Critical Secularism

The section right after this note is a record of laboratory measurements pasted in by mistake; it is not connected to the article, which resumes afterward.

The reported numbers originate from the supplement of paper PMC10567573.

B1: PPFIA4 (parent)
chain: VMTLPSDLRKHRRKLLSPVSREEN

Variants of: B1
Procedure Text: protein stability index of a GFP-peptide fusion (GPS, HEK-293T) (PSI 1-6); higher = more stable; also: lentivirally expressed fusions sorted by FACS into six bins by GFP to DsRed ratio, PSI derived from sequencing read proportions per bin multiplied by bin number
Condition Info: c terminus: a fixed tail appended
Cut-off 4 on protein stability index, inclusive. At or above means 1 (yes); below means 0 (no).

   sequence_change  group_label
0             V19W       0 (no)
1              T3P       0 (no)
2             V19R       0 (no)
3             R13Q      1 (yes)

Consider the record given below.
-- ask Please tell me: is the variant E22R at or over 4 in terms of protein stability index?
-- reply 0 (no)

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At a moment in history when the world seems increasingly drawn into a violent clash of fundamentalisms, this boundary 2 special issue, Critical Secularism, brings together renowned figures in cultural studies and literary theory to critically rethink the narratives of secularization that characterize modern culture. Implicit within this collection is a consideration of the fate, in the twenty-first century, and in the postcolonial world, of the legacies of the eighteenth-century Enlightenment. While recognizing the homogenizing tendencies of post-Enlightenment culture, these scholars collectively militate against a simplistic rejection of the Enlightenment and its theoretical legacies as mere tools of colonization, used to legitimize the domination of various cultural and ethnic others. Rather, these essays explore the potential that a renewal of secularism has for progressive culture and politics in this historical moment, when religiously inflected politics and violence are escalating around the globe.In this collection, prominent literary and cultural theorists discuss the crisis that secularist theory faces in postcolonial contexts, and-in a recuperative effort-focus on secularism from the perspectives of various marginalized groups (religious and cultural minorities, women, and colonized peoples.). Essays explore secularist expression across a range of cultural and literary texts- from Indian medieval lyrics to the contemporary fiction of the Levant. Other contributors offer critical reevaluations of previous scholarship on secularism, and plumb the relationship between literary criticism/theory and the politics of secularism.Contributors. Emily Apter, Rashmi Bhatnagar, Akeel Bilgrami, Rashmi Dube, Reena Dube, Renu Dube, Bishnupriya Ghosh, Willi Goetschel, Stathis Gourgouris, David M. Halperin, Gil Hochberg, Ronald Judy, Aamir R. Mufti, Edward W. Said, Gayatri Chakravorty Spivak